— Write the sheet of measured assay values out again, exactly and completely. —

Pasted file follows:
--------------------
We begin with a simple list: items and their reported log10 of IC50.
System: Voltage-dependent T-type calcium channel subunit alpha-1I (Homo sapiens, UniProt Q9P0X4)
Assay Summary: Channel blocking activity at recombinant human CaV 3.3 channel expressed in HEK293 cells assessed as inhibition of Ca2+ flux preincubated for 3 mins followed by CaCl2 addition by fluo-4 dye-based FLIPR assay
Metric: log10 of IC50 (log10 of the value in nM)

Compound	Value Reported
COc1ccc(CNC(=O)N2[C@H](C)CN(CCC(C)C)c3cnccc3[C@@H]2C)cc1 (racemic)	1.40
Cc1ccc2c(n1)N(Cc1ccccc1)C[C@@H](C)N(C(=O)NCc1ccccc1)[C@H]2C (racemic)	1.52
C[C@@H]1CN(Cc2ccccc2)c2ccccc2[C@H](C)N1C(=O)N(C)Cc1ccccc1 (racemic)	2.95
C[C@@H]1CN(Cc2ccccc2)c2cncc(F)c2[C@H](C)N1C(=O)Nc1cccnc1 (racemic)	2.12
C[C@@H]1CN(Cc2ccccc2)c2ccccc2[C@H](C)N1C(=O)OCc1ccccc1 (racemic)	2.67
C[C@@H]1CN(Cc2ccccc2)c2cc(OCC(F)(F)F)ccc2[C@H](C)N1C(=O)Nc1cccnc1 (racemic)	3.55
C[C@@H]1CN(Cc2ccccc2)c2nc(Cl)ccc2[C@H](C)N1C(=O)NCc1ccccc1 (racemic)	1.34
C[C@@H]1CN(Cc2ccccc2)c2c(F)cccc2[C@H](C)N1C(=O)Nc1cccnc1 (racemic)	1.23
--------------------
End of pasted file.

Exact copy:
We begin with a simple list: items and their reported log10 of IC50.
System: Voltage-dependent T-type calcium channel subunit alpha-1I (Homo sapiens, UniProt Q9P0X4)
Assay Summary: Channel blocking activity at recombinant human CaV 3.3 channel expressed in HEK293 cells assessed as inhibition of Ca2+ flux preincubated for 3 mins followed by CaCl2 addition by fluo-4 dye-based FLIPR assay
Metric: log10 of IC50 (log10 of the value in nM)

Compound	Value Reported
COc1ccc(CNC(=O)N2[C@H](C)CN(CCC(C)C)c3cnccc3[C@@H]2C)cc1 (racemic)	1.40
Cc1ccc2c(n1)N(Cc1ccccc1)C[C@@H](C)N(C(=O)NCc1ccccc1)[C@H]2C (racemic)	1.52
C[C@@H]1CN(Cc2ccccc2)c2ccccc2[C@H](C)N1C(=O)N(C)Cc1ccccc1 (racemic)	2.95
C[C@@H]1CN(Cc2ccccc2)c2cncc(F)c2[C@H](C)N1C(=O)Nc1cccnc1 (racemic)	2.12
C[C@@H]1CN(Cc2ccccc2)c2ccccc2[C@H](C)N1C(=O)OCc1ccccc1 (racemic)	2.67
C[C@@H]1CN(Cc2ccccc2)c2cc(OCC(F)(F)F)ccc2[C@H](C)N1C(=O)Nc1cccnc1 (racemic)	3.55
C[C@@H]1CN(Cc2ccccc2)c2nc(Cl)ccc2[C@H](C)N1C(=O)NCc1ccccc1 (racemic)	1.34
C[C@@H]1CN(Cc2ccccc2)c2c(F)cccc2[C@H](C)N1C(=O)Nc1cccnc1 (racemic)	1.23